I read a HuffPost article about a woman in the UK who shared her story of losing her daughter at 38 weeks in the womb. So far along in your pregnancy, a lost of a fetus at that stage is a stillbirth and no longer considered a miscarriage, because the baby will have to be medically delivered either by c-section or induction.
Having a stillbirth has to be the most devastating. Most miscarriages happens in the first few months of pregnancy, in the first trimester, and usually because of some chromosomal defects where the embryo just wasn’t viable for survival. It’s why most women had traditionally waited until the 3-month mark (or after the first trimester) to announce their pregnancy.
A stillbirth is when the baby would have been medically able to survive birth, but for whatever reason died in-vitro; the woman in the article said she found out after she noticed she hadn’t felt her baby moving in a few days, and when she went to the hospital, the doctor confirmed there was no longer a heartbeat.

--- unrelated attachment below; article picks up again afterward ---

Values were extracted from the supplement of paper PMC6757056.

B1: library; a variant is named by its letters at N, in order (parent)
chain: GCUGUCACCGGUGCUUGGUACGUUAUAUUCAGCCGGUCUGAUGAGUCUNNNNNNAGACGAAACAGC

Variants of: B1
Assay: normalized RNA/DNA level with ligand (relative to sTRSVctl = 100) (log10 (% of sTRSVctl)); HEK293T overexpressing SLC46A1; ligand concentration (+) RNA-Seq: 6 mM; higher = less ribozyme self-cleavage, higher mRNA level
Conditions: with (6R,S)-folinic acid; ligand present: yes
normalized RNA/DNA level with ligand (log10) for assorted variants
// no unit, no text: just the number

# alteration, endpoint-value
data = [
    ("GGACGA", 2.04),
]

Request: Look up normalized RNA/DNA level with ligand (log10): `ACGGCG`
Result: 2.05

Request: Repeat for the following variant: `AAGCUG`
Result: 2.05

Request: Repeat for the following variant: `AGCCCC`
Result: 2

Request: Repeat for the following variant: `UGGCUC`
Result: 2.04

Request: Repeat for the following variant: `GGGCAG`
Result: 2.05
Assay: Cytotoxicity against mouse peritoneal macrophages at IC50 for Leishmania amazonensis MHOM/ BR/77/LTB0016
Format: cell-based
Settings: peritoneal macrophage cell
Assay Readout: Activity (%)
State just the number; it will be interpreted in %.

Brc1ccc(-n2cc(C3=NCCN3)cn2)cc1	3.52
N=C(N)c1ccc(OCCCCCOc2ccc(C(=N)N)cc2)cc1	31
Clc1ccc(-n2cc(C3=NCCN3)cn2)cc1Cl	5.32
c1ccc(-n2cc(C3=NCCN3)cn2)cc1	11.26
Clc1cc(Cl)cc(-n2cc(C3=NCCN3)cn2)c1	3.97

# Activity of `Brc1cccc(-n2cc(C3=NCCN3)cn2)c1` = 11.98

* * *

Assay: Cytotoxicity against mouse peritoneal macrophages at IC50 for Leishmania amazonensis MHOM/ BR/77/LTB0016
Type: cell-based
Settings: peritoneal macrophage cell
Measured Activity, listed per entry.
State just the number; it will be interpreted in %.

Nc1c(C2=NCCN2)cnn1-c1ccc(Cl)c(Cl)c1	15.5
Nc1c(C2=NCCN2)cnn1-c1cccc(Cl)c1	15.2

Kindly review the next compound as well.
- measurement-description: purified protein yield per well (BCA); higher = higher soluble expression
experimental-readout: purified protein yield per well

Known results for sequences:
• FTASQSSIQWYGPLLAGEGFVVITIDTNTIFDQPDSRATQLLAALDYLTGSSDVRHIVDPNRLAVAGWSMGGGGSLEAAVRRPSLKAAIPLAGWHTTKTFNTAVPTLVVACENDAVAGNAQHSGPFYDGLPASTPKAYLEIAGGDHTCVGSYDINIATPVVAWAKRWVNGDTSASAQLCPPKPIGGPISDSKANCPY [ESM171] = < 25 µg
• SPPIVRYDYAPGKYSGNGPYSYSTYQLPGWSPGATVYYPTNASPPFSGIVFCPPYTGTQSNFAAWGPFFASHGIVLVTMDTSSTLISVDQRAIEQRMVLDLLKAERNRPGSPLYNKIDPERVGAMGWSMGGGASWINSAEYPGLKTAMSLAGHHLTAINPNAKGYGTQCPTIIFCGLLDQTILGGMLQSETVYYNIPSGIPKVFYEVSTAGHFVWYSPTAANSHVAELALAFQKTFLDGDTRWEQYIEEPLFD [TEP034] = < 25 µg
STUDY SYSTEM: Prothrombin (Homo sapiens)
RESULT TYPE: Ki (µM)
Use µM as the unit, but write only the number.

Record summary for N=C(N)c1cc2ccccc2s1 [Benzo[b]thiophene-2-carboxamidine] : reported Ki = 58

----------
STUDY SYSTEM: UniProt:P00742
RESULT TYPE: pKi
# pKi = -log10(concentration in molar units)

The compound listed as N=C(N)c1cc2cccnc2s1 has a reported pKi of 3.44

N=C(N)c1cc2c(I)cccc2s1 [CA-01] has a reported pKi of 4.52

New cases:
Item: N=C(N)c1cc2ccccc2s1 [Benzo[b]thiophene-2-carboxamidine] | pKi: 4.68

I can imagine the immense guilt she must have felt. After all, at 38 weeks the baby could have been delivered, and she probably played it over and over in her head why didn’t she go to the doctor the first day she noticed the baby’s movements had decreased — it’s especially hard when you’re so far along too, I mean, some women naturally go into labor at 38 weeks!
Most women don’t even think about the separation of stillbirths and miscarriages, instead thinking that the two different medical terms are exchangeable… but they’re not. I think that’s why the article effected me so much. Even at 34 weeks, a whole month earlier, she could have saved her baby. She would have been in the NICU, but she would have been born… and that’s the hardest part, thinking of all the “what if-s”, and what you should have/could have done.
I think mostly, when the end is so near, you don’t even think about something so morbid and negative as your baby dying inside of you. Instead, you’re inching towards home-plate; you’ve got your hospital bag packed, you’re seeing the doctor every week (or every two weeks) — how can something happen when you’re getting checked by the doctor every week in the last month, right? Yet, it does happen, and sometimes it’s very sudden.
Grieving is one of the hardest emotional moments to overcome. I was very sad when I read her story. It made me miss my husband so much since he’s out in the field and won’t be back until I either go into labor or the day before my scheduled c-section… but sometimes when I feel like this, I just need him around to hold me.